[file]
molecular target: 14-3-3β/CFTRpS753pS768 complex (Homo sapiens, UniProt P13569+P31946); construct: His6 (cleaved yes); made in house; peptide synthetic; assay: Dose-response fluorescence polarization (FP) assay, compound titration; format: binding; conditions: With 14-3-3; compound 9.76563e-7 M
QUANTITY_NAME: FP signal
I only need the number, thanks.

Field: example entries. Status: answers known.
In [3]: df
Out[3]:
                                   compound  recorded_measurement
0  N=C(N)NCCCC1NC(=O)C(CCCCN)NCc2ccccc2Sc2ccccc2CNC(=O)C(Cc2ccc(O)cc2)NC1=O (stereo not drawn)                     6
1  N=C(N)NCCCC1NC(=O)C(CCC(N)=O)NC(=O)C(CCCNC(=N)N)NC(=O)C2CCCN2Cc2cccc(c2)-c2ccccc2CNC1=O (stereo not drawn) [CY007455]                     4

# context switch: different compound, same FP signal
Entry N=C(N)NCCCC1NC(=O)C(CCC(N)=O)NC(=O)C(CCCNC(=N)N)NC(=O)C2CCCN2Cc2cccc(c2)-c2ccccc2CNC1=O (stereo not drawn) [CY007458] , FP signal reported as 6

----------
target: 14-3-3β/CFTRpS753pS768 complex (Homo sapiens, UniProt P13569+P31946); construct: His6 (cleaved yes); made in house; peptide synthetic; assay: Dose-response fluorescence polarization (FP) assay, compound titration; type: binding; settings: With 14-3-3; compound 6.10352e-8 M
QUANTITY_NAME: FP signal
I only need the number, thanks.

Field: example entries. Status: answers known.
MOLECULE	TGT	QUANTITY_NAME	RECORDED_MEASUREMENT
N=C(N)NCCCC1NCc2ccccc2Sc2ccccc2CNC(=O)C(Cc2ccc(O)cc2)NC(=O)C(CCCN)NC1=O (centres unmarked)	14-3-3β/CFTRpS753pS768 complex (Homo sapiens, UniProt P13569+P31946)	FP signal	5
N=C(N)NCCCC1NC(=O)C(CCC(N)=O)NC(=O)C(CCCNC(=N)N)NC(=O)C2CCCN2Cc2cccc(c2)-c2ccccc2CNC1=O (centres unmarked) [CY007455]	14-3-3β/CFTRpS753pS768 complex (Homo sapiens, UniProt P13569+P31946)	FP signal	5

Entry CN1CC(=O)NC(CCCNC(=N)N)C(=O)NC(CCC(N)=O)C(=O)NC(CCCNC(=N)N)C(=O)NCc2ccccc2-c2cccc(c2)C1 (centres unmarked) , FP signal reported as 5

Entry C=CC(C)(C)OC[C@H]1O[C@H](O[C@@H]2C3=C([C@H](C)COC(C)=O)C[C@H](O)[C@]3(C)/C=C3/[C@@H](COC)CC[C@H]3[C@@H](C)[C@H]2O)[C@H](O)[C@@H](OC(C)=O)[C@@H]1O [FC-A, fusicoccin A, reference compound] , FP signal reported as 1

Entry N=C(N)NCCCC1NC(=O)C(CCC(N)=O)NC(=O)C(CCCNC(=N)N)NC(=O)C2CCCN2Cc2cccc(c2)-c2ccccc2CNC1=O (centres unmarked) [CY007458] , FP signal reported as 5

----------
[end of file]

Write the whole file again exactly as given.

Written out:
molecular target: 14-3-3β/CFTRpS753pS768 complex (Homo sapiens, UniProt P13569+P31946); construct: His6 (cleaved yes); made in house; peptide synthetic; assay: Dose-response fluorescence polarization (FP) assay, compound titration; format: binding; conditions: With 14-3-3; compound 9.76563e-7 M
QUANTITY_NAME: FP signal
I only need the number, thanks.

Field: example entries. Status: answers known.
In [3]: df
Out[3]:
                                   compound  recorded_measurement
0  N=C(N)NCCCC1NC(=O)C(CCCCN)NCc2ccccc2Sc2ccccc2CNC(=O)C(Cc2ccc(O)cc2)NC1=O (stereo not drawn)                     6
1  N=C(N)NCCCC1NC(=O)C(CCC(N)=O)NC(=O)C(CCCNC(=N)N)NC(=O)C2CCCN2Cc2cccc(c2)-c2ccccc2CNC1=O (stereo not drawn) [CY007455]                     4

# context switch: different compound, same FP signal
Entry N=C(N)NCCCC1NC(=O)C(CCC(N)=O)NC(=O)C(CCCNC(=N)N)NC(=O)C2CCCN2Cc2cccc(c2)-c2ccccc2CNC1=O (stereo not drawn) [CY007458] , FP signal reported as 6

----------
target: 14-3-3β/CFTRpS753pS768 complex (Homo sapiens, UniProt P13569+P31946); construct: His6 (cleaved yes); made in house; peptide synthetic; assay: Dose-response fluorescence polarization (FP) assay, compound titration; type: binding; settings: With 14-3-3; compound 6.10352e-8 M
QUANTITY_NAME: FP signal
I only need the number, thanks.

Field: example entries. Status: answers known.
MOLECULE	TGT	QUANTITY_NAME	RECORDED_MEASUREMENT
N=C(N)NCCCC1NCc2ccccc2Sc2ccccc2CNC(=O)C(Cc2ccc(O)cc2)NC(=O)C(CCCN)NC1=O (centres unmarked)	14-3-3β/CFTRpS753pS768 complex (Homo sapiens, UniProt P13569+P31946)	FP signal	5
N=C(N)NCCCC1NC(=O)C(CCC(N)=O)NC(=O)C(CCCNC(=N)N)NC(=O)C2CCCN2Cc2cccc(c2)-c2ccccc2CNC1=O (centres unmarked) [CY007455]	14-3-3β/CFTRpS753pS768 complex (Homo sapiens, UniProt P13569+P31946)	FP signal	5

Entry CN1CC(=O)NC(CCCNC(=N)N)C(=O)NC(CCC(N)=O)C(=O)NC(CCCNC(=N)N)C(=O)NCc2ccccc2-c2cccc(c2)C1 (centres unmarked) , FP signal reported as 5

Entry C=CC(C)(C)OC[C@H]1O[C@H](O[C@@H]2C3=C([C@H](C)COC(C)=O)C[C@H](O)[C@]3(C)/C=C3/[C@@H](COC)CC[C@H]3[C@@H](C)[C@H]2O)[C@H](O)[C@@H](OC(C)=O)[C@@H]1O [FC-A, fusicoccin A, reference compound] , FP signal reported as 1

Entry N=C(N)NCCCC1NC(=O)C(CCC(N)=O)NC(=O)C(CCCNC(=N)N)NC(=O)C2CCCN2Cc2cccc(c2)-c2ccccc2CNC1=O (centres unmarked) [CY007458] , FP signal reported as 5

----------